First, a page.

Surface-dependence of Interfacial Binding Strength Between Zinc Oxide and Graphene
There is an increasing interest in hybrid materials with impacts such as improving structural integrity of known and commonly used materials. Recent experiments have suggested that the adhesion of zinc oxide (ZnO) nanowires with carbon fibers can significantly improve interfacial shear and tensile strength of fiber reinforced polymer composites. We have carried out a systematic study of the interaction between ZnO and graphene based on density functional theory, with a focus on the effect of the surface orientation and termination of ZnO. The interaction has been explored through varying both the orientation and binding sites of the interacting surfaces. The calculated binding strength shows a strong dependence on the surface orientation and termination of ZnO, which can be explained from the difference in electronegativity of Zn and O, and the induced charge redistribution owing to the in-plane and out-of-plane dipole moment of the oxide surface.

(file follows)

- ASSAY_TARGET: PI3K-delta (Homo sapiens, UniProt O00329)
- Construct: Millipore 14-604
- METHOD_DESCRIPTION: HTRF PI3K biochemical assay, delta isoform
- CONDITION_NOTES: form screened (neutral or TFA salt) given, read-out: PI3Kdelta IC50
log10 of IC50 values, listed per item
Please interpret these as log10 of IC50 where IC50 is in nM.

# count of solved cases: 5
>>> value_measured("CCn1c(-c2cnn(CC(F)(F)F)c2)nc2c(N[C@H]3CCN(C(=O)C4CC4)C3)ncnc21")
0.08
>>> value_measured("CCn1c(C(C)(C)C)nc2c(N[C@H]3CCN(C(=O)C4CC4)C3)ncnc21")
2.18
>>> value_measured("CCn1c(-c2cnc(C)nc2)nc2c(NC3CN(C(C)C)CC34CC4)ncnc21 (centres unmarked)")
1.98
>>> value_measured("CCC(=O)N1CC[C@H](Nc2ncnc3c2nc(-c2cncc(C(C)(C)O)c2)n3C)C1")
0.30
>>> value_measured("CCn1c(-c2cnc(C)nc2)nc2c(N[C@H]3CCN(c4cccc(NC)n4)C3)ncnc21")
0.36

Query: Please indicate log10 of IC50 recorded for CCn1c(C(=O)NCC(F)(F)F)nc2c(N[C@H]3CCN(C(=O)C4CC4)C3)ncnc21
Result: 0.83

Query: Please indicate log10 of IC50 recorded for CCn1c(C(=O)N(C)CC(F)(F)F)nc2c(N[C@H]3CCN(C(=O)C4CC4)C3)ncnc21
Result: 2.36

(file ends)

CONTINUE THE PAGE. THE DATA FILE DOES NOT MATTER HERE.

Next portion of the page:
Larson, Kelsey; Clark, Adam; Appel, Allyse; and He, Haiying, "Surface-dependence of Interfacial Binding Strength Between Zinc Oxide and Graphene" (2015). Physics and Astronomy Faculty Publications. 123.
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